How we created the Scholarships360 Top Colleges for Students Rankings

    We started with reliable data sourced from the College Scorecard. We then created an index that weighs graduate income, completion rates, student debt, and net price to produce a figure that indicates how well the school performs for its students. 

    What we considered when creating the Top Colleges for Students rankings:

    1. Graduate income: Graduate income is one of the best ways to gauge whether a school gives its students a financial leg-up. With this said, one of the flaws with graduate income is that it measures overall income as opposed to income by major. Generally, choice of major is more predictive of future income than the college you choose.

    2. Completion rates: One of the best ways to gauge student satisfaction at a school is to consider what percentage of students actually finish their degree. A higher completion rate indicates that the school fulfills its students’ needs and provides them with the resources for a successful academic career.

    3. Student debt: Looking at student debt is a great way to get an idea of a school’s financial aid. For most students, finances are a huge constraint in their college decision, and this figure can help give them an idea of whether they will be able to afford a school or not.

    4. Net Price: Net price shows the average amount that students pay per year after financial aid and loans are factored in. We look at net price rather than tuition cost because it’s the most relevant to how much a student will actually have to pay in order to attend.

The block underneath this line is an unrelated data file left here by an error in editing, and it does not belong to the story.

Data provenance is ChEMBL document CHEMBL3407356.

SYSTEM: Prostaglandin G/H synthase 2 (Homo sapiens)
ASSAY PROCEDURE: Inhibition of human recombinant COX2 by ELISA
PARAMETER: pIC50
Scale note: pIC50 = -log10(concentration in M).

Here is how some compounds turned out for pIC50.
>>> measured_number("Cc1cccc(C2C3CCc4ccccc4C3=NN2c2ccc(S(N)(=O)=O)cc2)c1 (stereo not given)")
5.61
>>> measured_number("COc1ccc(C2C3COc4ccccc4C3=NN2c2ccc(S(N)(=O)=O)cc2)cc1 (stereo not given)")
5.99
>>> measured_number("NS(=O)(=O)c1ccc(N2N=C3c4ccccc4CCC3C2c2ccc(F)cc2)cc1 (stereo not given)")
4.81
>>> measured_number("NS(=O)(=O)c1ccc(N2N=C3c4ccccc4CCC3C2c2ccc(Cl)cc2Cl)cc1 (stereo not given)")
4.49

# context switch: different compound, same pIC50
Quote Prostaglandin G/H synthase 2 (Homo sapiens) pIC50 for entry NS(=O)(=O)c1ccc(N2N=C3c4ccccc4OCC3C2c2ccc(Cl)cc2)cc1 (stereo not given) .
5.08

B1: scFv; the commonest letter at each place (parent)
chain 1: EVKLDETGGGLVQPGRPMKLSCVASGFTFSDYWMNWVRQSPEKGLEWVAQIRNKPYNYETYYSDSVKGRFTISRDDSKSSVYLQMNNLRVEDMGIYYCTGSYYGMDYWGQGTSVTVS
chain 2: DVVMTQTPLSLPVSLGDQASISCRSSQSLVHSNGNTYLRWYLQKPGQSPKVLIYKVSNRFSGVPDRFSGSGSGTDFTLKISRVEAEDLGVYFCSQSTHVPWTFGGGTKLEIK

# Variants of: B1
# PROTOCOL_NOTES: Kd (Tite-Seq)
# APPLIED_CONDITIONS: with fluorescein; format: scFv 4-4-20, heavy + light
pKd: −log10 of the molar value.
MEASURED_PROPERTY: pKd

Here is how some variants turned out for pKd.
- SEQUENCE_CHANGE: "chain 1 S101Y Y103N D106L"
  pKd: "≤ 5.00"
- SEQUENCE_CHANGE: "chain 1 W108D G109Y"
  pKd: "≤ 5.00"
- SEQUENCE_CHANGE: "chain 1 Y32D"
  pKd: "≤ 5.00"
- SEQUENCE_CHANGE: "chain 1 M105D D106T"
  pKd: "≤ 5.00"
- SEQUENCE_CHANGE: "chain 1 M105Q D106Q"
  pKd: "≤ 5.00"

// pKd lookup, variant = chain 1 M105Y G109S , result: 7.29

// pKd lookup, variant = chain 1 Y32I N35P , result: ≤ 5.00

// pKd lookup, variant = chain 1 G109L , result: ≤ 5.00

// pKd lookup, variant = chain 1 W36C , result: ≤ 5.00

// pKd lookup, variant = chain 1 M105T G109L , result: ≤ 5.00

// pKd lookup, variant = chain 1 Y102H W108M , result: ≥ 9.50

Scholarships360 Top Colleges for Affordability in 2024

    For this list, we ranked each four-year school according to two key factors: Net Price and Average Student Debt. We first took the schools with the lowest costs and debt levels. We then eliminated all schools with a graduation rate below the national average. Again, all of this data was sourced from the Department of Education’s College Scorecard dataset.

    Here are two data points we used to compile the Top Colleges for Affordability rankings:

    1. Net Price: Net Price looks at the price that students are paying once their aid has been applied. Looking at this statistic rather than only tuition helps level the playing field between schools with low tuition and schools with higher tuition but stronger financial aid.

    2. Average Student Debt: Looking at how much debt students take on is the best way to gauge how affordable a particular school is.

    US News rankings

    According to their website, US News assigns a score to each college. In 2024, they based the scores on the following factors, ranked from highest to lowest weight:

    Peer assessment 20%
    Graduation rates  16%
    Graduation rate performance 10%
    Financial resources per student 8%